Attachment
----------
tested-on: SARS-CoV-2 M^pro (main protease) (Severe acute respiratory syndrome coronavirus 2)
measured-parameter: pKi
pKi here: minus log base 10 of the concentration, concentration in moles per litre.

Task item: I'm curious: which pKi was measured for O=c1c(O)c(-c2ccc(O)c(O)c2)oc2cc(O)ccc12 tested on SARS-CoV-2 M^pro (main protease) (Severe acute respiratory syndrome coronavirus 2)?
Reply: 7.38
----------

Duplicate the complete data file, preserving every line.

tested-on: SARS-CoV-2 M^pro (main protease) (Severe acute respiratory syndrome coronavirus 2)
measured-parameter: pKi
pKi here: minus log base 10 of the concentration, concentration in moles per litre.

Task item: I'm curious: which pKi was measured for O=c1c(O)c(-c2ccc(O)c(O)c2)oc2cc(O)ccc12 tested on SARS-CoV-2 M^pro (main protease) (Severe acute respiratory syndrome coronavirus 2)?
Reply: 7.38